Visiting Pepe in Luneta

By FATIMAH P. IMAM – It would be unthinkable for a student who immensely enjoyed relearning about Jose Rizal in college to spend a month in Manila without visiting Luneta. And so on an extremely windy Sunday, we paid a visit to the exact spot where our national hero was executed into martyrdom more than a hundred years ago. Getting to Luneta, we took an MRT ride to Taft and a following LRT ride to UN Ave. From there we hopped into a cab to get us to Rizal Park.

I knew it was going to be a promising Sunday because we were lucky enough to have a friendly manong on the wheel. As far as I could remember we were yet to encounter an un-crabby driver ever since we arrived in Manila.

Manong was kind enough to drive us around the park area at a leisurely pace. It wasn’t surprising for Manong to attempt at being tour guide as well.

Historic Manila sites

As we were nearing Luneta, we were able to set our sights on the equally historical Quirino Grandstand. Known as the Independence Grandstand before former President Elpidio Quirino’s death, it has been the site of a number of significant events in our country’s history.

The Quirino Grandstand is the traditional oath-taking venue of the presidents of the Philippines. It also stood as the spot of the Philippine Centennial Celebration.

We were dropped off a few yards away from the Rizal monument. The park still remains a Sunday lounging spot frequented by families and people loafing around on the day of rest.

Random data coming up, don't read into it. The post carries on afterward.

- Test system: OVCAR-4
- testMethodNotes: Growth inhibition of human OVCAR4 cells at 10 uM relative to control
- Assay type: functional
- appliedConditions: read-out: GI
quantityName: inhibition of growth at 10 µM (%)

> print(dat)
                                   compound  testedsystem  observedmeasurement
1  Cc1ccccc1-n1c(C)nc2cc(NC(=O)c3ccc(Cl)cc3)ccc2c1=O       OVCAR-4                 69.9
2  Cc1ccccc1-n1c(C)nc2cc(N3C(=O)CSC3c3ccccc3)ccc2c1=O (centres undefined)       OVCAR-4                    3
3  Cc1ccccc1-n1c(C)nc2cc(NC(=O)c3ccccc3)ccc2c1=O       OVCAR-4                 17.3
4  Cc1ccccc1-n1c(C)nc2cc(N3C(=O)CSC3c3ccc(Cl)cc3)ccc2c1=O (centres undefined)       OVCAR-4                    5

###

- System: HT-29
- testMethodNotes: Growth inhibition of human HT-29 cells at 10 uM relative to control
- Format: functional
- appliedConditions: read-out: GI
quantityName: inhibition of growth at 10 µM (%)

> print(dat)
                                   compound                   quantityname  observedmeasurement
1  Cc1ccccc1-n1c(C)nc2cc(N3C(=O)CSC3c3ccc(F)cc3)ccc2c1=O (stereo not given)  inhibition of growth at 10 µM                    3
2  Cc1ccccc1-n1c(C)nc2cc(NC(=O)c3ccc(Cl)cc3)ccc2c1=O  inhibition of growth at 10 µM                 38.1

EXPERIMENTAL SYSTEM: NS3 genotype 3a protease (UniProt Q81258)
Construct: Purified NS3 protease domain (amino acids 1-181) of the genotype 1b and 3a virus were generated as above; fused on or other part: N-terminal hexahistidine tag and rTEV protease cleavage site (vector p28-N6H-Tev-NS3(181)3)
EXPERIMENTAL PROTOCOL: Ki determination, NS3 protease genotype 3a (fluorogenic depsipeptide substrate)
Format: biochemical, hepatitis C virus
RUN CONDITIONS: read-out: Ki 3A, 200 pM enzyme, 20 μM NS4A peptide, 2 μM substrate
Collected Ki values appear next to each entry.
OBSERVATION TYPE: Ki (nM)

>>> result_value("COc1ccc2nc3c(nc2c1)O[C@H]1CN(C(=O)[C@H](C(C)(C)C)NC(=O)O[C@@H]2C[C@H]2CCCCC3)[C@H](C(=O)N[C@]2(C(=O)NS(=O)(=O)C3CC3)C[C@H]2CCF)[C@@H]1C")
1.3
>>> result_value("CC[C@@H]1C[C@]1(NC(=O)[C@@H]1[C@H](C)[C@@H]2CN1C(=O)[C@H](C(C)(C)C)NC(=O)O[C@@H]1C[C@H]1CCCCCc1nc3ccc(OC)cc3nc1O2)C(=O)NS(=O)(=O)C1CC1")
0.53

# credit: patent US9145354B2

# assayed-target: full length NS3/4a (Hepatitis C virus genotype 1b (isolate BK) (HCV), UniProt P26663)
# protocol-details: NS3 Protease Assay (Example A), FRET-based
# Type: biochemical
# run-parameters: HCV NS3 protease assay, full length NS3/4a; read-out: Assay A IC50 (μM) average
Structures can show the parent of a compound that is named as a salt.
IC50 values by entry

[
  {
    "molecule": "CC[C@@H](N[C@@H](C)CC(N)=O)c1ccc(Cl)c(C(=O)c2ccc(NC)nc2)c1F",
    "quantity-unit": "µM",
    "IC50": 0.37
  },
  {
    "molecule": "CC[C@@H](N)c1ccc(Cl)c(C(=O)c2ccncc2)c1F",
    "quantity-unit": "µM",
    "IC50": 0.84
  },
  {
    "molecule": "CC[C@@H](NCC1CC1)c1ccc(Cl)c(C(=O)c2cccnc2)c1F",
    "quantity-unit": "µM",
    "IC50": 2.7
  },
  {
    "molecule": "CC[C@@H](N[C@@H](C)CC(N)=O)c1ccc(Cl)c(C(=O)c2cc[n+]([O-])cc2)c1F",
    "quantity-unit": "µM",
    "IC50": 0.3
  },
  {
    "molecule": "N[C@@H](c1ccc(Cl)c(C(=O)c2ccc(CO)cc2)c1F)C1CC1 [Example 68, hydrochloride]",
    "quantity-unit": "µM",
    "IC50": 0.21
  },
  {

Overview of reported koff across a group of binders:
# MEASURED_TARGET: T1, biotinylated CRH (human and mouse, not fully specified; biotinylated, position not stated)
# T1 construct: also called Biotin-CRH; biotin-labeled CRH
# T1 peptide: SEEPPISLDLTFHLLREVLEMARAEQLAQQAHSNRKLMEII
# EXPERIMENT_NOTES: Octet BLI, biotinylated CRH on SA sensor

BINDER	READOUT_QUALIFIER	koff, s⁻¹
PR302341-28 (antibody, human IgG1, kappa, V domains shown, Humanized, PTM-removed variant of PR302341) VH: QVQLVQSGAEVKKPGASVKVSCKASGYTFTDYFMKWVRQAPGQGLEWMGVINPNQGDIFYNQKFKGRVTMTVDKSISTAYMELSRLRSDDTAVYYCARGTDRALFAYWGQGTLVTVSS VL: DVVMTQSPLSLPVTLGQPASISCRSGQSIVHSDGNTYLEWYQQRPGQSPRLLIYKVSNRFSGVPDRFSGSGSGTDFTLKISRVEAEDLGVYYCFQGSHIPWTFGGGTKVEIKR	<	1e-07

Tourists, alone and in groups, were busy documenting their own excursions to one of the Philippines’ most historical sites. I even spotted a European-looking man who decided to go about the park barefoot.

Learning about Rizal

When I took up a subject on Rizal, our teacher didn’t take us on a field trip to Dapitan. Field trips to Rizal’s place of exile in 1892 are common in syllabi of Rizal subjects in universities in Iligan, with Zamboanga only a bus ride away.

I felt very lucky, therefore, to have had the opportunity to see the bronze statue of Rizal, standing in all its heroic glory, perpetually guarded by a pair of his kabalyeros.

As early as in elementary education, Filipino children are already introduced to the values one encounters in learning about Rizal. Love of family, love of the environment, and love of country are basic and definitely vital principles children of any nation and generation need to learn to become citizens who contribute to the betterment of their motherland.

Rizal’s final resting place

As I stood there before his monument, it dawned on me that I was on Rizal’s actual mausoleum. It brought to my mind Rizal’s supposed instructions as to his burial, as I read in an essay by historian Ambeth Ocampo. Rizal had preferred to be buried in Paang Bundok but was buried where he was shot instead.

He specified that there were to be no death anniversaries, and yet every December 31st Filipinos commemorate the day he lost his life. Filipinos love Rizal so much as to actually disobey him.

Through Rizal, many of his countrymen in his time found that they had a voice and an identity.

If given the chance, I would definitely take up Rizal again, with or without the field trip.






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